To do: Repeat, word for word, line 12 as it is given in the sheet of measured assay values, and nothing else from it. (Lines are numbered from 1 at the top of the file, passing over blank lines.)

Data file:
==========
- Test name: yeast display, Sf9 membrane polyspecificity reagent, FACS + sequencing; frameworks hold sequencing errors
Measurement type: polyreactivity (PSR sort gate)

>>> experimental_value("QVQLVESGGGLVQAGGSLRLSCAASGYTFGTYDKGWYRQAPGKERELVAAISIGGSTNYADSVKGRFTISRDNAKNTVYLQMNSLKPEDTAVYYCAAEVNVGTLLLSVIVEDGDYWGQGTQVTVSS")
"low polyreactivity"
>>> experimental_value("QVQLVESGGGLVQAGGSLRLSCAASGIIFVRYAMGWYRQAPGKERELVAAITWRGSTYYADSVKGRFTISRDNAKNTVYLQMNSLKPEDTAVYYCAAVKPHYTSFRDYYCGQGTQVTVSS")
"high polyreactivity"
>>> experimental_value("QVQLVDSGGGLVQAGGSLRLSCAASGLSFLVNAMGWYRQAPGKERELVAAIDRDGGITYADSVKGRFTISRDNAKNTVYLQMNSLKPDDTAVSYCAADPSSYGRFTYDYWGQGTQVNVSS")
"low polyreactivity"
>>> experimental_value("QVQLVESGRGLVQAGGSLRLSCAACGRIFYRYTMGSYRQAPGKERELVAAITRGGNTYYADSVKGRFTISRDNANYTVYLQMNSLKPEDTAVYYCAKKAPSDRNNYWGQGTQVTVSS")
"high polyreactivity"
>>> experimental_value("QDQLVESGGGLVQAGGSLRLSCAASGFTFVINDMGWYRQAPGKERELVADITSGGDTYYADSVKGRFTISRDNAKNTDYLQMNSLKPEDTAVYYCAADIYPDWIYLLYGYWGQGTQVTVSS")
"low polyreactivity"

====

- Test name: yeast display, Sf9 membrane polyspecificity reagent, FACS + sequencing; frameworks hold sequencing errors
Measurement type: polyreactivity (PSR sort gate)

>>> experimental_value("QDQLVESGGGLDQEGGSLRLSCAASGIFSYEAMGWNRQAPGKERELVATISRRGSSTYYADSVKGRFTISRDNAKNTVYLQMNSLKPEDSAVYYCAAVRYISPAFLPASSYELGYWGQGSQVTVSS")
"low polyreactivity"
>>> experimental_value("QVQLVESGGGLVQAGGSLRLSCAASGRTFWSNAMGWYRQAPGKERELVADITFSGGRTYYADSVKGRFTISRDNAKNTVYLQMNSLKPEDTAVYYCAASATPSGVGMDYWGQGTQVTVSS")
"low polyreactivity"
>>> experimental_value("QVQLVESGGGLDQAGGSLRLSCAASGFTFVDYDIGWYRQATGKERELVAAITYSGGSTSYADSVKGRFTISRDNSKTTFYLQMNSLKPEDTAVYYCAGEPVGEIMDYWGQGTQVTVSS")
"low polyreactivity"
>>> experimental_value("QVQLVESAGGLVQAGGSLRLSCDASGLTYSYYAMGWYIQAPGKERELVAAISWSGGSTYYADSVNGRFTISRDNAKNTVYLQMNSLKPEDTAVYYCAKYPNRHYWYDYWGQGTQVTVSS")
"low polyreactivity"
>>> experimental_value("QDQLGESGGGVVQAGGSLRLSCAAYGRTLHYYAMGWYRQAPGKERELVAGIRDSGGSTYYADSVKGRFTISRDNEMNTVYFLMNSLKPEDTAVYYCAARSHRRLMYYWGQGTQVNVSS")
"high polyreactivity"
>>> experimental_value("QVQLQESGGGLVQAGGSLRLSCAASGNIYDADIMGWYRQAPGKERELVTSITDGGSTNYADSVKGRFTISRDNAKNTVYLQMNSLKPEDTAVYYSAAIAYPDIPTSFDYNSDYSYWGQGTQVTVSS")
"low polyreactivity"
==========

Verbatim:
"low polyreactivity"